June 28, 2014
A new book spine poem. My shelves have been nudging me.
Useless Crazy Heart
All about love, the devil I know,
Style, solace, the entwining truth,
Conquest of the useless crazy heart,
The pleasure of finding things out.
Thanks to the authors: bell hooks, Claire Kilroy, Joseph M. Williams, Belinda McKeon, Richard Condon, Peter Temple, Werner Herzog, Thomas Cobb, and Richard Feynman; and to Nina Katchadourian for the idea.
Want to join in? Do – it’s all sorts of fun. Upload a photo and post a link in the comments, or put it on your own site, etc. If you’d like to see more of these, there are lots in the Sentence first bookmash archive.
May 7, 2014
It’s a while since I’ve made a bookmash, i.e., a book spine poem. Here’s a new one:
Periodic Tales from Hell
tales from hell:
The night torn
mad with footsteps.
This year it
will be different.
Thanks to the authors: Hugh Aldersey-Williams, Alan Moore and Eddie Campbell, Lorna Sage, Patrick McCabe, Charles Bukowski, and Maeve Binchy; and to Nina Katchadourian for the idea.
My bookmash archive has more of these and links to other people’s.
April 1, 2014
As a child I was very taken with anagrams and palindromes and similar wordplay. The interest waned or mutated over the years, but not fully, so when I stumbled upon Howard W. Bergerson’s book Palindromes and Anagrams (Dover Publications, 1973) in Charlie Byrne’s bookshop, available for all of €2, I quickly picked it up.
The book contains most or all of the well-known palindromes, like Madam, I’m Adam, Able was I ere I saw Elba, Live not on evil, and (maybe most famously) A man, a plan, a canal – Panama; to which, incidentally, J. A. Lindon wrote a parody: A dog, a pant, a panic in a Patna pagoda. Other enjoyable one-liners include:
Drab as a fool, as aloof as a bard.
Hell! A spacecraft farce caps all, eh?
Did I do, O God, did I as I said I’d do? Good, I did!
I saw desserts; I’d no lemons, alas no melon. Distressed was I.
The next three invited combination into a cryptic mini-narrative:
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March 12, 2014
In a March 4th post on the use of amn’t in Ireland, I mentioned that it was National Grammar Day – or as I think of it, International Grammar Day.
Among the traditional events on the day is a grammar haiku contest, carried out mostly on Twitter and won this year by Nancy Friedman. Mark Allen has helpfully collected the entries, which are always fun to browse. These three are mine:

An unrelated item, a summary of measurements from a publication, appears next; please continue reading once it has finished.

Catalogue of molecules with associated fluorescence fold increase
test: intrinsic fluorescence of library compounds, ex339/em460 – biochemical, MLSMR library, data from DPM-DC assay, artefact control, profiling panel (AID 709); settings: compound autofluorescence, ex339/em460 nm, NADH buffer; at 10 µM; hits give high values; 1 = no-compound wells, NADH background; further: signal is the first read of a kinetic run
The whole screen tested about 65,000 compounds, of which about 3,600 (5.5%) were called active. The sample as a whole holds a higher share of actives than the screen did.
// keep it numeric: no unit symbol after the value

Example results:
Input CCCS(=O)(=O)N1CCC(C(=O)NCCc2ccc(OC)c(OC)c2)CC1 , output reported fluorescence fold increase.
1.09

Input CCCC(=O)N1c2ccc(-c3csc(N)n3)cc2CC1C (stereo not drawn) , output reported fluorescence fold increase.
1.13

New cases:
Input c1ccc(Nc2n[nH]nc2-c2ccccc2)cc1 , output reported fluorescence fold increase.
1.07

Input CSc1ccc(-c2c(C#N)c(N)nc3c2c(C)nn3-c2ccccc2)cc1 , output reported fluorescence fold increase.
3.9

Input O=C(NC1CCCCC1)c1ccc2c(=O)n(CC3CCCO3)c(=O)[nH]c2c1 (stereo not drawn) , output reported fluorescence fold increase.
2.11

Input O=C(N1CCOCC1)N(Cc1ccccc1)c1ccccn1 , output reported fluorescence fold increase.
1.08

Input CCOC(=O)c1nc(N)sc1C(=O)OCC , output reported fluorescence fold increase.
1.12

Hints at a hidden truth: the
Glamour of grammar.
go way back: school just refines
the work of infants.
the world have many more than
Forty words for “Phew!”
The glamour of grammar echoes a certain T-shirt, the second is an old refrain for anyone scolded into thinking their native grammar is “bad”, and the third plays on the prototypical snowclone of Eskimos having forty words for snow. (Or even six billion.)
Comments in haiku
Are especially welcome,
But don’t feel obliged.
February 18, 2014
A new book spine poem (aka bookmash):
Skating to Antarctica,
Desolation island –
A place apart where
The wasteland ends;
Soul on ice into
The silent land
The other side of you.
I planned to include The White South but didn’t find a satisfying spot for it. Thanks to the authors: Jenny Diski, Patrick O’Brian, Dervla Murphy, Theodore Roszak, Eldridge Cleaver, Paul Broks, and Salley Vickers; and to Nina Katchadourian for the idea.
Many more in the bookmash archive: have a browse, or make your own.
December 7, 2013
A new bookmash. It has been weeks since I made one.
[click to enlarge]
A Pagan Place
The idea of prehistory, a pagan place –
Land of milk and honey, the white goddess;
Cows, pigs, wars and witches,
Women, fire, and dangerous things.
Again this one is top-heavy with non-fiction – I tend to notice the ratio only after putting them together. See my previous one on language evolution for stats on fiction vs. nonfiction.
Thanks to the authors: Glyn Daniel, Edna O’Brien, Bríd Mahon, Robert Graves, Marvin Harris, and George Lakoff; and to Nina Katchadourian for the idea.
For more like this, see my archive of book spine poems (25 at last count), which includes links to other people’s. If you want to join in the fun, do – send me a photo or put a link in the comments. Remarks about, say, my inconsistent use of the serial comma are also welcome.
November 27, 2013
If any lightfoot Clod Dewvale was to hold me up, dicksturping me and marauding me of my rights to my onus, yan, tyan, tethera, methera, pimp, I’d let him have my best pair of galloper’s heels in the creamsourer.
—James Joyce, Finnegans Wake
Though I grew up in the countryside, I’m not of direct farming stock, which may be why I learned of yan tan tethera only quite recently (courtesy of @vencut2 on Twitter). It’s an old counting system used traditionally by shepherds in parts of the UK, and also in knitting and fishing and so on, or by children for their own amusement.
Metheradik (=14) sheep in the west of Ireland (photo by Stan Carey)
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